Feinstein Will Not Continue as Head Democrat on Senate Judiciary Committee
Senator Feinstein faced calls to step down from the position after she was cordial with her Senate colleagues at Justice Amy Coney Barrett’s Supreme Court confirmation hearings last month.
WASHINGTON — Following complaints from liberal groups on her handling of Amy Coney’s Barrett’s confirmation hearing, Sen. Dianne Feinstein, D-Calif., announced that she will not seek to continue as ranking member of the Senate Judiciary Committee.
“After serving as the lead Democrat on the Judiciary Committee for four years, I will not seek the chairmanship or ranking member position in the next Congress,” she said in a November 23 statement. Feinstein added she looks “forward to continuing to serve as a senior Democrat on the Judiciary, Intelligence, Appropriations and Rules committees as we work with the Biden Administration.”
Feinstein faced calls to step down from the position after she was cordial with her Senate colleagues at Justice Amy Coney Barrett’s Supreme Court confirmation hearings last month. Feinstein, a Democrat, thanked chairman Sen. Lindsay Graham, R-SC, at the conclusion of the hearings, and said it was “one of the best set of hearings that I’ve participated in.”
“I want to thank you for your fairness and the opportunity of going back and forth,” she added. “It leaves one with a lot of hopes, a lot of questions, and even some ideas,” she said, noting that “perhaps some good bipartisan legislation” could happen in the future.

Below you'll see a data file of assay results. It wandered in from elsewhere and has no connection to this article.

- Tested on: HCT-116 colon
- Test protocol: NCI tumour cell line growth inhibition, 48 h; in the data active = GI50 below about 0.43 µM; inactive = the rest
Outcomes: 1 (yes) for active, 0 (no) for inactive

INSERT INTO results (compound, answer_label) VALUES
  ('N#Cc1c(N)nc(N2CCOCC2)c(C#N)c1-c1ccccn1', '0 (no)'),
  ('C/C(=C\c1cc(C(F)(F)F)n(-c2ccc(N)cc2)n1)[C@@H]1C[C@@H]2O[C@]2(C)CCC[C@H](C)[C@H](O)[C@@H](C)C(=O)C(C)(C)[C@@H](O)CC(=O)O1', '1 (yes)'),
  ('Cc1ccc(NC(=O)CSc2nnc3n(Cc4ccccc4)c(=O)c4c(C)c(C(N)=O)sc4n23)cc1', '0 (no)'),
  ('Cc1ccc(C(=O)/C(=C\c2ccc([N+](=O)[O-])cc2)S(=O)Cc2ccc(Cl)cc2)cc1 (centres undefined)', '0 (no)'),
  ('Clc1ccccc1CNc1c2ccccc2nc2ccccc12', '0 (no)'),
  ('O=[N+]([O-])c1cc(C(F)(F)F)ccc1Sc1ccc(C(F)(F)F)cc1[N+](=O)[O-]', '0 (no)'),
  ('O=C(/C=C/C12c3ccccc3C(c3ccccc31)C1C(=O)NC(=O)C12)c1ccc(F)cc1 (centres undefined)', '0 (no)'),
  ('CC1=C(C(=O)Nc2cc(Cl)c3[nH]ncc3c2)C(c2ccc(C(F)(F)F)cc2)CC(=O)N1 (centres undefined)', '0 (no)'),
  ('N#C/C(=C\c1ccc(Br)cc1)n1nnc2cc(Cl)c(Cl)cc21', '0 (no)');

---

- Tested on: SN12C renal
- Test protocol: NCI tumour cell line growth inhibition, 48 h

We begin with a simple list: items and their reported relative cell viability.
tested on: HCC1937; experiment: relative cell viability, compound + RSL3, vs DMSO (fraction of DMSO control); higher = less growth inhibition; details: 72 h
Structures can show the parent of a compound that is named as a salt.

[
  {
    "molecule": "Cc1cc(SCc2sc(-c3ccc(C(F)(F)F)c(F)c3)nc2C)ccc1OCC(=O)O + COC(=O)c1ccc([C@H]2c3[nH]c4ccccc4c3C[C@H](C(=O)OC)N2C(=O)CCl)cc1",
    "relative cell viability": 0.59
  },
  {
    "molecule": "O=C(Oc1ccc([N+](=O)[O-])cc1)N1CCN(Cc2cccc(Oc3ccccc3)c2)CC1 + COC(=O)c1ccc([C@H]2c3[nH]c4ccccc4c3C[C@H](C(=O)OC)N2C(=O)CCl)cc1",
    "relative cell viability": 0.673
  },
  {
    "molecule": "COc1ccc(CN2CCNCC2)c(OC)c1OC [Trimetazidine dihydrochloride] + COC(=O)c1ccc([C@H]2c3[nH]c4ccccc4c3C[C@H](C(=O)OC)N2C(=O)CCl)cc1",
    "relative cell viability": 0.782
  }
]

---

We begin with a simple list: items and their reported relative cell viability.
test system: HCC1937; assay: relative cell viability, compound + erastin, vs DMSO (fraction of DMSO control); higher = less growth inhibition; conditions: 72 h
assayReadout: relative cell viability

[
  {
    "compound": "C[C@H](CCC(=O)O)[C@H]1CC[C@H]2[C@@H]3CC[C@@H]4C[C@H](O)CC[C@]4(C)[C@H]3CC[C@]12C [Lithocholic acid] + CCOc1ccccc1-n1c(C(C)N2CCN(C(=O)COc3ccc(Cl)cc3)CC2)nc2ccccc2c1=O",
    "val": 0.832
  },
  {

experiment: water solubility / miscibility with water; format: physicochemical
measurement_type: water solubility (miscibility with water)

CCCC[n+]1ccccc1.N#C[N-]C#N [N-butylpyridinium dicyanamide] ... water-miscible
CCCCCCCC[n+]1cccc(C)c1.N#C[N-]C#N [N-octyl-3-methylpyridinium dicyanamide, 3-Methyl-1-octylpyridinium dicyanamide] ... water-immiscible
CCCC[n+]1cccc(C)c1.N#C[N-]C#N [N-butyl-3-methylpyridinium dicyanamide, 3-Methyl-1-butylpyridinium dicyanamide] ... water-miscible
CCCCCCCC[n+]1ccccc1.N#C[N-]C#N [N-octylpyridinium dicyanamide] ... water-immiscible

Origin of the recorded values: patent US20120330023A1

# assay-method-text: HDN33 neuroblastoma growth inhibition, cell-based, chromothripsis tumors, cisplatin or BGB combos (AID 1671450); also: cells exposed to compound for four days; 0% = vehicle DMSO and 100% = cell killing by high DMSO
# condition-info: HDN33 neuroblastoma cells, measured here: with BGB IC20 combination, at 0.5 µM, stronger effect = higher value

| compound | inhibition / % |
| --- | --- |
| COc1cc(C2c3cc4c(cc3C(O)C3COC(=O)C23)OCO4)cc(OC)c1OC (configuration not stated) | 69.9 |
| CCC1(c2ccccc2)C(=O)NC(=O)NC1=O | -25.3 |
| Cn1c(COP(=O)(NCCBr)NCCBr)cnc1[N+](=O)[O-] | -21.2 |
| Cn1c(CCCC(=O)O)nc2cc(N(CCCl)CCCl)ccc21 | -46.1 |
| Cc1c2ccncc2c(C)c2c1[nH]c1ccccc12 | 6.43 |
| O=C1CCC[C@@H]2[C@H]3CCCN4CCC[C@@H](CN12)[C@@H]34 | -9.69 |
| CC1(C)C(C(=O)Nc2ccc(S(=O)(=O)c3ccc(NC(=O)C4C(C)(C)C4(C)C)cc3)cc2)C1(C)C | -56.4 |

Feinstein and Graham hugged each other after the hearings ended. Feinstein did not vote to confirm Barrett to the Supreme Court.
Despite not actually supporting Barrett’s confirmation, Feinstein was criticized for lending an “appearance of credibility to the proceeding.”
Ilyse Hogue, the president of NARAL, added in an October 16 statement that she believed “the committee needs new leadership.”
NARAL had previously endorsed Feinstein, and had described her as someone “at the forefront of the movement to safeguard (abortion rights).”
Sen. Chuck Schumer, D-NY, the Senate minority leader, said in October that he had a “long and serious” talk with Feinstein regarding her position on the Judiciary Committee. Following her announcement that she would be stepping aside from the role, Schumer thanked her for her service.
“I know Senator Feinstein will continue her work as one of the nation’s leading advocates for women’s and voting rights, gun safety reform, civil liberties, health care, and the rights of immigrants,” he said.
It is unclear as of now who will replace Feinstein as the ranking member of the committee. According to POLITICO, Sens. Dick Durbin, D-IL, and Sheldon Whitehouse, D-RI, are likely contenders for the role.